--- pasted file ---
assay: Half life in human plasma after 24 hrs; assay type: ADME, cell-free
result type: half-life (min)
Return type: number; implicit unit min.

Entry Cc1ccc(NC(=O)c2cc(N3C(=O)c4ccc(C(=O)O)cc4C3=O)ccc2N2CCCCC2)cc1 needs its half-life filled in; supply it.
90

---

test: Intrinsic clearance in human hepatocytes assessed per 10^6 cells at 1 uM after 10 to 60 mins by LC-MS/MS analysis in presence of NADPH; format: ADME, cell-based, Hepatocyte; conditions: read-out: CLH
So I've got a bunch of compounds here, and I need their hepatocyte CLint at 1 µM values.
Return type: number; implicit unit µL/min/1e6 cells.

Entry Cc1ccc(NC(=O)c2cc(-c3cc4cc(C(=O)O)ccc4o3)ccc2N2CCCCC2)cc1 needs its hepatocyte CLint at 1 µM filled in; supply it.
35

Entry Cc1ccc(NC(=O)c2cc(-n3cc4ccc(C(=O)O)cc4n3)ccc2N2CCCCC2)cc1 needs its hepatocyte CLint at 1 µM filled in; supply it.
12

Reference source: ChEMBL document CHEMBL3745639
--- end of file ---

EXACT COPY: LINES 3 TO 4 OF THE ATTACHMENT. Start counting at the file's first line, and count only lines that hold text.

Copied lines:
Return type: number; implicit unit min.

Entry Cc1ccc(NC(=O)c2cc(N3C(=O)c4ccc(C(=O)O)cc4C3=O)ccc2N2CCCCC2)cc1 needs its half-life filled in; supply it.